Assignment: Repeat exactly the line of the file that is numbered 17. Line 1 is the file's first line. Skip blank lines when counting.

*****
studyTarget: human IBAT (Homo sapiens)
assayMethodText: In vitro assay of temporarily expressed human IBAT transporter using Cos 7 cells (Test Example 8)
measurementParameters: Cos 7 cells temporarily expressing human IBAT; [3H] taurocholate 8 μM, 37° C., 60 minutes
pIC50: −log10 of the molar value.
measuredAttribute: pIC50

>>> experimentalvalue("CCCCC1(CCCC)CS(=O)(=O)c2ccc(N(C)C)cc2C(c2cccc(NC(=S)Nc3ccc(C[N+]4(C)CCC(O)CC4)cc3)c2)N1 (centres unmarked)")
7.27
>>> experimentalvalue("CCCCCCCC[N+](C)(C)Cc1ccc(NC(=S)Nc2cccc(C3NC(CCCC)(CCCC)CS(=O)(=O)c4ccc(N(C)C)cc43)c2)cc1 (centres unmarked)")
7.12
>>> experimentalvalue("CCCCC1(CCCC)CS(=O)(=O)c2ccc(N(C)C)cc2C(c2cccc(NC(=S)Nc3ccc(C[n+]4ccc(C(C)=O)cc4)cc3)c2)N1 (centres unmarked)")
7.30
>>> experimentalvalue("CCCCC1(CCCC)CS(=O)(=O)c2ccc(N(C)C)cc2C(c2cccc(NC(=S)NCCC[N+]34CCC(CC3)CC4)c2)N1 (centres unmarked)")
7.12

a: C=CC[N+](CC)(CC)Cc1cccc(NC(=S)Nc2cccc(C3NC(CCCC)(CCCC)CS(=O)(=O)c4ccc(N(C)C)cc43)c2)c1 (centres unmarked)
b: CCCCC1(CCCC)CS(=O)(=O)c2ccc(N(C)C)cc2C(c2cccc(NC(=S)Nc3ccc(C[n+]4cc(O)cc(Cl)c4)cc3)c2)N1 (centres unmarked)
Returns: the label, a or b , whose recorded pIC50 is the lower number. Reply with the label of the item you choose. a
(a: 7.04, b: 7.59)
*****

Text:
(a: 7.04, b: 7.59)